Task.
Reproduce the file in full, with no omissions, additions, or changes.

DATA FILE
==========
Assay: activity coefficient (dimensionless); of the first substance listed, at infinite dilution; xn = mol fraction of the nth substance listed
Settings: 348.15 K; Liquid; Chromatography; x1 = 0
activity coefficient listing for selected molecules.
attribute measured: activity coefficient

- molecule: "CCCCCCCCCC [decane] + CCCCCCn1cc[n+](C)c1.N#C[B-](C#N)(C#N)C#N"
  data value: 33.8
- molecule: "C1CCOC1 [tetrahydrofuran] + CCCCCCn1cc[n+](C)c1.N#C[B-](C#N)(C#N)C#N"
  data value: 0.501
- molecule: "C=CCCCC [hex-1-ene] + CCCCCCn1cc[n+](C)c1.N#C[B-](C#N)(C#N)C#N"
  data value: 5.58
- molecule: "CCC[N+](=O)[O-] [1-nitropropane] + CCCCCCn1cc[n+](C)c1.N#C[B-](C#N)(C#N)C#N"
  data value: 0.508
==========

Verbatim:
Assay: activity coefficient (dimensionless); of the first substance listed, at infinite dilution; xn = mol fraction of the nth substance listed
Settings: 348.15 K; Liquid; Chromatography; x1 = 0
activity coefficient listing for selected molecules.
attribute measured: activity coefficient

- molecule: "CCCCCCCCCC [decane] + CCCCCCn1cc[n+](C)c1.N#C[B-](C#N)(C#N)C#N"
  data value: 33.8
- molecule: "C1CCOC1 [tetrahydrofuran] + CCCCCCn1cc[n+](C)c1.N#C[B-](C#N)(C#N)C#N"
  data value: 0.501
- molecule: "C=CCCCC [hex-1-ene] + CCCCCCn1cc[n+](C)c1.N#C[B-](C#N)(C#N)C#N"
  data value: 5.58
- molecule: "CCC[N+](=O)[O-] [1-nitropropane] + CCCCCCn1cc[n+](C)c1.N#C[B-](C#N)(C#N)C#N"
  data value: 0.508